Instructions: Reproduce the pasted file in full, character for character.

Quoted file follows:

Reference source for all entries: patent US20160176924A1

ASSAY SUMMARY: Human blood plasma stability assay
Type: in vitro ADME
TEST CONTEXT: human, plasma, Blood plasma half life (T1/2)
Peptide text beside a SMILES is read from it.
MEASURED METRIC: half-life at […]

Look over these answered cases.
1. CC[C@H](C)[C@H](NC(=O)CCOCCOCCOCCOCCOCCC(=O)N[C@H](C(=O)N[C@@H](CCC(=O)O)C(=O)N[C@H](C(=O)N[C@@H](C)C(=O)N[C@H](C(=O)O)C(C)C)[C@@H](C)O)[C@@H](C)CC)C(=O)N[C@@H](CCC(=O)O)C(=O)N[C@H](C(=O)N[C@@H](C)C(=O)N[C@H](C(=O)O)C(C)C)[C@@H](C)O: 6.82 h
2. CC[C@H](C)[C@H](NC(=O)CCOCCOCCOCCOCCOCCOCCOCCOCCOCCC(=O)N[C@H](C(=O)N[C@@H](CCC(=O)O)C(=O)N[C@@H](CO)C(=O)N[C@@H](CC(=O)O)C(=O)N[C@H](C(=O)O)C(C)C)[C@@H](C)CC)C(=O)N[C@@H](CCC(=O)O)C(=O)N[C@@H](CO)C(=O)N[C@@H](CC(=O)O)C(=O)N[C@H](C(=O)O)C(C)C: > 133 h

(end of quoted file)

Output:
Reference source for all entries: patent US20160176924A1

ASSAY SUMMARY: Human blood plasma stability assay
Type: in vitro ADME
TEST CONTEXT: human, plasma, Blood plasma half life (T1/2)
Peptide text beside a SMILES is read from it.
MEASURED METRIC: half-life at […]

Look over these answered cases.
1. CC[C@H](C)[C@H](NC(=O)CCOCCOCCOCCOCCOCCC(=O)N[C@H](C(=O)N[C@@H](CCC(=O)O)C(=O)N[C@H](C(=O)N[C@@H](C)C(=O)N[C@H](C(=O)O)C(C)C)[C@@H](C)O)[C@@H](C)CC)C(=O)N[C@@H](CCC(=O)O)C(=O)N[C@H](C(=O)N[C@@H](C)C(=O)N[C@H](C(=O)O)C(C)C)[C@@H](C)O: 6.82 h
2. CC[C@H](C)[C@H](NC(=O)CCOCCOCCOCCOCCOCCOCCOCCOCCOCCC(=O)N[C@H](C(=O)N[C@@H](CCC(=O)O)C(=O)N[C@@H](CO)C(=O)N[C@@H](CC(=O)O)C(=O)N[C@H](C(=O)O)C(C)C)[C@@H](C)CC)C(=O)N[C@@H](CCC(=O)O)C(=O)N[C@@H](CO)C(=O)N[C@@H](CC(=O)O)C(=O)N[C@H](C(=O)O)C(C)C: > 133 h